• FVRCP or feline viral rhinotracheitis (herpes)
  • Feline calicivirus
  • Feline panleukopenia

Recommended cat vaccinations

Also referred to as non-core vaccinations

  • Feline leukaemia virus, or FeLV
  • Feline immunodeficiency virus, or FIV
  • Chlamydophila
  • Rabies

Transmitting diseases to humans is rare, but not impossible. Kitten and cat vaccinations keep your whole family safe from these infectious nasties.

Find out more about cat vaccinations and disease prevention.

What about side effects or reactions?

Allergic reactions to immunisations are unlikely, but as a pet owner, you should still know the signs and keep an eye on your pet after vaccination. If your pet displays any signs of a reaction within 48 hours after receiving a vaccination or booster, contact your vet immediately for advice:

  • Laboured breathing
  • Swelling, redness or sensitivity around the vaccinated area
  • Fever, confusion, weakness or listlessness
  • Hives or swelling on the face/paw
  • Vomiting or diarrhea
  • No appetite
  • Sudden collapse

What if my pet has had reactions to vaccinations before?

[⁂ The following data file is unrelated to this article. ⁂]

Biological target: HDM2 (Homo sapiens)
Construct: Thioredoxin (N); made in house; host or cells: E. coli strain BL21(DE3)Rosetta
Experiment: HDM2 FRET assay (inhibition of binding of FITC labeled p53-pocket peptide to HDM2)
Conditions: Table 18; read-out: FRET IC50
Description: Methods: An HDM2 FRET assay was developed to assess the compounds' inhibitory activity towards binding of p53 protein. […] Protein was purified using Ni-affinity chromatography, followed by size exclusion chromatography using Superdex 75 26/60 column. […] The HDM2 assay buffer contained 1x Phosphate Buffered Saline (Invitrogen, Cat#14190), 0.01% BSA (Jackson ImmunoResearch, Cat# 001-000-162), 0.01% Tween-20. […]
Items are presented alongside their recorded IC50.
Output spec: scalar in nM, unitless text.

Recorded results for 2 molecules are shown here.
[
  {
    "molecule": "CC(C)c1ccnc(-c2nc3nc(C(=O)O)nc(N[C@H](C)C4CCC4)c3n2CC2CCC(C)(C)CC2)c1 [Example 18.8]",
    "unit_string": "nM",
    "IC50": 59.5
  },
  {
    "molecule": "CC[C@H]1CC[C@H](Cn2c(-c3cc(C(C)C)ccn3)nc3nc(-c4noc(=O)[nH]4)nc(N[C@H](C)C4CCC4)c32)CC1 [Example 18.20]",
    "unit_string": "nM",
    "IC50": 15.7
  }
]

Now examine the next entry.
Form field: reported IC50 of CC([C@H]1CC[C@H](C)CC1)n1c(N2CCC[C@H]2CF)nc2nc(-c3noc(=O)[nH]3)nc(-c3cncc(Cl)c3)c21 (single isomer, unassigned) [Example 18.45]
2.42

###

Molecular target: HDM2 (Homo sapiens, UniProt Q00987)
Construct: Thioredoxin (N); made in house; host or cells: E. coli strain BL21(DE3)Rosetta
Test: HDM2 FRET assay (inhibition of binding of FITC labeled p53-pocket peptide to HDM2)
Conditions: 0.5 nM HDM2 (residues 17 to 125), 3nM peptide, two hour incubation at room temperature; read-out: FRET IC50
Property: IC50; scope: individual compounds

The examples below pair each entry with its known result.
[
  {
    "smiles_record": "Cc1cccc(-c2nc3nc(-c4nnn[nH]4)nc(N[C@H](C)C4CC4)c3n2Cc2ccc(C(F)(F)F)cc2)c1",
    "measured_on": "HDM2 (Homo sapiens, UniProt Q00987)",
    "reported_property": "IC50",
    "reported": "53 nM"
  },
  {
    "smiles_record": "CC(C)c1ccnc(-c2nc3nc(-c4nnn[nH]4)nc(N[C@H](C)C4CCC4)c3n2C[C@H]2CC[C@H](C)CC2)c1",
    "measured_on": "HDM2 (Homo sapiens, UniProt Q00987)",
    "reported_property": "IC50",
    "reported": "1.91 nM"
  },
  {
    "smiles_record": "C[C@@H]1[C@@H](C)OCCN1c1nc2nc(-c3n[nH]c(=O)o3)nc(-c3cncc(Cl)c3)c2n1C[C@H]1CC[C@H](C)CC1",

Our vets will sometimes administer immunisations weeks apart, as (generally) more vaccinations given closer together can increase the risk of a reaction.

If your kitten or puppy has previously experienced a reaction, consult your nearest clinic for advice. They may administer an anti-inflammatory/anti-histamine before vaccinating or recommend spacing out vaccinations.

But remember, allergic reactions are uncommon, and you still need to vaccinate your cat or dog. Deliberately missing a vaccination is risking their health and the health of other animals in your community.

What happens if my pet misses a vaccination?

Sometimes, life gets busy and the annual vaccination appointment gets delayed. The best thing to do is to book a vaccination appointment as soon as you can. If you missed a vaccination or think your pet may not have received the right vaccinations before they joined your family, our vets can get them up to date for you.

At Vetwest all vaccination appointments include a full nose-to tail health check to monitor your pet’s overall health and check for early warning signs of other illnesses.

We’ll also send you home with a vaccination certificate showing what vaccination was given and the date and we’ll set you up with a 12 month vaccination reminder to let you know when your pet is next due for their vaccinations.

Can I vaccinate my pet if they are pregnant or lactating?

Feline pregnancies last between 58 to 65 days, and canine pregnancies 61 to 64 days (approximately). During this time, and afterwards, when they are nursing new kittens and puppies, your vet may recommend to not administer vaccinations.

There are many individual factors at play, including your pet’s vaccination record, their gestation time, overall health, lifestyle and strength levels. The best idea is to speak to your Vetwest vet about dog and cat vaccinations if your pet is pregnant or you are considering breeding them.